From Čapek to Lem: AI in Eastern European Science Fiction
2021 marks a double anniversary in Eastern European science fiction. First, it marks the 100-year anniversary of the birth of Stanisław Lem (1921-2006), a Polish science fiction writer and philosopher, and the author of Solaris (1961) and The Futurological Congress (1971). To honour the writer and recognise his continued influence globally, the Polish government has declared 2021 ‘the year of Lem’ in Poland. Second, the word ‘robot’ was used for the first time exactly a century ago, in the play R.U.R. (Rossum’s Universal Robots), which premiered on 25 January 1921. Czech playwright Karel Čapek coined the word from the Czech term for ‘serf’ or ‘indentured labourer’.
The Global AI Narratives workshop held on 15th January was a celebration of these two centenaries. The second in a series dedicated to AI narratives in Central and Eastern Europe, it explored human-machine interaction in the context of politics, history, philosophy, science, and the arts. Participants discussed how the influence of Lem and Čapek has transpired not only across geographic boundaries, but also throughout history, to guide technological development today.
The first panel, on Stanisław Lem and Polish science fiction, opened with a presentation entitled “The First Robotic Moment: Artificial Humans in Polish SF Literature before World War II” by Dr Jerzy Stachowicz of the University of Warsaw. Dr Stachowicz underscored the significance of the 1930s political environment featured in the pre-war Polish SF literature that preceded the era of Stanisław Lem. Writers such as Franciszek Czesław Pik (1871-1930) used robots and artificial men to critique social relations and express their scepticism towards political decisions, while circumventing state censorship. Depicted as soldiers, politicians and criminals, the robots and automata of Polish pre-war literature were not praised for their ability to efficiently execute tasks; rather, the writers focused on the machines’ lack of emotion. Writers found symbolic value in these creatures, depicting them as heads of state and presidents to convey what they saw as the inhumane and coldhearted side of politicians, alluding to some leading figures of the time.
The second speaker, Michał Sobczyk from the Future Poland Lem Institute, traced Lem’s rise to fame and examined his continuing influence on the contemporary perceptions of technological development in Poland. In his presentation, “How Lem’s literary legacy is shaping the perception of technological progress in Poland”, Sobczyk reflected on how we can use narratives to foster public dialogue in engineering our futures. Poland’s Year of Lem will feature a myriad of Lem-inspired workshops, dialogues, presentations, and other celebratory events in Poland and beyond. In the context of these celebrations, it is evident that Lem’s ideas are still relevant today, and that the Year of Lem serves as a great pretext to engage the wider public in discussion about contemporary and future technological progress. In his works, Lem did not provide black-and-white or explicit answers, but instead sparked imagination and reflection. Today, at a time of unprecedented acceleration in innovation, it is essential to undertake a whole-society approach in developing forward-thinking tech development strategies and broader cultural narratives.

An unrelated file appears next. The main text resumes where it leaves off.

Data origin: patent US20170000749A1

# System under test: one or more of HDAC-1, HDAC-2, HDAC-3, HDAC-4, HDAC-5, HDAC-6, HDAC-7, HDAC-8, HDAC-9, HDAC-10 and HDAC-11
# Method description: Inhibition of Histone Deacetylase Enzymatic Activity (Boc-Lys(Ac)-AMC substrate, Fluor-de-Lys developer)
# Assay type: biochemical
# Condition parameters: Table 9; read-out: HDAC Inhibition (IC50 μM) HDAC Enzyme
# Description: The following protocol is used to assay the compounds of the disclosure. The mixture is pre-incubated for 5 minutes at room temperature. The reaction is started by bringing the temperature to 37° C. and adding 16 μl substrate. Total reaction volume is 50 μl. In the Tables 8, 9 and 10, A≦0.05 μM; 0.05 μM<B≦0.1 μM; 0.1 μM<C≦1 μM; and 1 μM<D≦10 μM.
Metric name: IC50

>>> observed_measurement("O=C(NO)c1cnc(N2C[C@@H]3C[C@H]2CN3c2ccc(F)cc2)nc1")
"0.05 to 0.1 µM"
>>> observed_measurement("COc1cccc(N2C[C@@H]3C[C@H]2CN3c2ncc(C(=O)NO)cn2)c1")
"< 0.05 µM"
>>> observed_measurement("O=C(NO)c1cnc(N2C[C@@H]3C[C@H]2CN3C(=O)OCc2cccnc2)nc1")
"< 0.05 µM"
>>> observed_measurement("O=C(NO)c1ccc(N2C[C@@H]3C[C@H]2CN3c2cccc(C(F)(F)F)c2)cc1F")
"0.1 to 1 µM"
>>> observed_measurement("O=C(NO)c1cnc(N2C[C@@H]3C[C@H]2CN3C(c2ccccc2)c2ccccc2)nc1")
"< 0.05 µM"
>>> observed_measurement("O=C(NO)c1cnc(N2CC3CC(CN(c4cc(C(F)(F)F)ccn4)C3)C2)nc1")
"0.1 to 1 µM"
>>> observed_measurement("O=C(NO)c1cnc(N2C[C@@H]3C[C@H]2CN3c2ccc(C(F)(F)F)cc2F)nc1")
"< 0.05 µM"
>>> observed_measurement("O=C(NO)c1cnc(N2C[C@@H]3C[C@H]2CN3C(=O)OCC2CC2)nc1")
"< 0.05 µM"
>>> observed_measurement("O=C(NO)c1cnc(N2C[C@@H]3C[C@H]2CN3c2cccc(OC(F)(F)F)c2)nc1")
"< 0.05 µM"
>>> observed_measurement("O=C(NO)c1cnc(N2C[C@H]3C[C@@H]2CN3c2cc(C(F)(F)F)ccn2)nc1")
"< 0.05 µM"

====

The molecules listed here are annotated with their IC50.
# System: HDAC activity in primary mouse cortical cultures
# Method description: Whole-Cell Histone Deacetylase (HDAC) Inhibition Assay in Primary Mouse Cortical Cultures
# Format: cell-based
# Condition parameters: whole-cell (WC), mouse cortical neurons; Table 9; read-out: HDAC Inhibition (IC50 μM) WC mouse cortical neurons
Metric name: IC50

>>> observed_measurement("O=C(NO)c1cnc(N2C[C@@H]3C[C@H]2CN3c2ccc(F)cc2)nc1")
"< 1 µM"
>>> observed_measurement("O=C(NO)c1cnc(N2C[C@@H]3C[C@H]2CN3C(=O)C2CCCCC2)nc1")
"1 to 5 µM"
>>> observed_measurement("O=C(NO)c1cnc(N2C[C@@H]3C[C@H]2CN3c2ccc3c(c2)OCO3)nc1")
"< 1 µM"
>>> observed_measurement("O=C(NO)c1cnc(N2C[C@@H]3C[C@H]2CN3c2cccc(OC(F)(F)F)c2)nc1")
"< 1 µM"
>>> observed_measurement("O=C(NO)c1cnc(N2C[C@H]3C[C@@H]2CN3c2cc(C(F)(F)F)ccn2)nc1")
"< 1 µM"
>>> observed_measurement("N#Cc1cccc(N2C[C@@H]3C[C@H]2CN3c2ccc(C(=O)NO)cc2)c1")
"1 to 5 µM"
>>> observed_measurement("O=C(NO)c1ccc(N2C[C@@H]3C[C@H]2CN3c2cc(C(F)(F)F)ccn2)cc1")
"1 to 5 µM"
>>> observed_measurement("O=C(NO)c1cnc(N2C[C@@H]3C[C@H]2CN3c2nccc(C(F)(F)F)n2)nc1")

The second part of the workshop focused on projects related to Karel Čapek’s theatrical work and wider oeuvre. Dr Klára Kudlová from the Czech Academy of Sciences discussed how Čapek used the theme of robots to explore the complexities of human nature and human interaction, citing the writer’s work as critical in unpacking hierarchies which exist in gender, civil disruption and bureaucracy. Dr Kudlová’s talk, “Features of AI and Humanness: Karel Čapek’s R.U.R,” probed the beginnings of Čapek’s legacy, claiming that to understand the writer’s disruptive, maverick influence, we need to recall the writer’s early scholastic background as a philosopher. Čapek, whose training started at Charles University, was repelled by the heavy-handed positivism of his lecturers. We can trace his imagining of robots – which can be seen as precursors to contemporary AI – to his rebellious reactions to his academic training. The images from Čapek’s R.U.R. bring to mind many familiar tropes we see today in cinema, literature or games that focus on technological futures. Čapek’s rebellious streak led him to experiment with language and a broad scope of ideas, borrowing from mythology, theology and contemporary science; blending the old and the new to create bold imaginaries for the machine with the human at its core.